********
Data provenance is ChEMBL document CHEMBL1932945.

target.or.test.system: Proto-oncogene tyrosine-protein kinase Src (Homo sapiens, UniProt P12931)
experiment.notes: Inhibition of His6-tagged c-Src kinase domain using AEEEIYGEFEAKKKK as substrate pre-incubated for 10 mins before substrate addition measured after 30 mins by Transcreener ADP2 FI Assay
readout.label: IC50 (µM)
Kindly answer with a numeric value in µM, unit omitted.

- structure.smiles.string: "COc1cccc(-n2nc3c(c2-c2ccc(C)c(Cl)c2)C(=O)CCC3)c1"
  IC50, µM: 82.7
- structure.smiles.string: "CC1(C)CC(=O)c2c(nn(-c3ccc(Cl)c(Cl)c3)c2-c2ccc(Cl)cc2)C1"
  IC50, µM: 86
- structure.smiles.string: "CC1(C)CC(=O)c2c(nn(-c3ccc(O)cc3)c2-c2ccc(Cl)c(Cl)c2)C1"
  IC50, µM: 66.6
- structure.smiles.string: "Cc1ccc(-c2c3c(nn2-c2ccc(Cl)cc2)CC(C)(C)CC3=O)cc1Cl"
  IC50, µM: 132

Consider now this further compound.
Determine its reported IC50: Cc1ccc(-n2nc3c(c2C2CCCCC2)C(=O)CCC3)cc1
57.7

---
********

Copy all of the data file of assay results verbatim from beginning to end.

Data provenance is ChEMBL document CHEMBL1932945.

target.or.test.system: Proto-oncogene tyrosine-protein kinase Src (Homo sapiens, UniProt P12931)
experiment.notes: Inhibition of His6-tagged c-Src kinase domain using AEEEIYGEFEAKKKK as substrate pre-incubated for 10 mins before substrate addition measured after 30 mins by Transcreener ADP2 FI Assay
readout.label: IC50 (µM)
Kindly answer with a numeric value in µM, unit omitted.

- structure.smiles.string: "COc1cccc(-n2nc3c(c2-c2ccc(C)c(Cl)c2)C(=O)CCC3)c1"
  IC50, µM: 82.7
- structure.smiles.string: "CC1(C)CC(=O)c2c(nn(-c3ccc(Cl)c(Cl)c3)c2-c2ccc(Cl)cc2)C1"
  IC50, µM: 86
- structure.smiles.string: "CC1(C)CC(=O)c2c(nn(-c3ccc(O)cc3)c2-c2ccc(Cl)c(Cl)c2)C1"
  IC50, µM: 66.6
- structure.smiles.string: "Cc1ccc(-c2c3c(nn2-c2ccc(Cl)cc2)CC(C)(C)CC3=O)cc1Cl"
  IC50, µM: 132

Consider now this further compound.
Determine its reported IC50: Cc1ccc(-n2nc3c(c2C2CCCCC2)C(=O)CCC3)cc1
57.7

---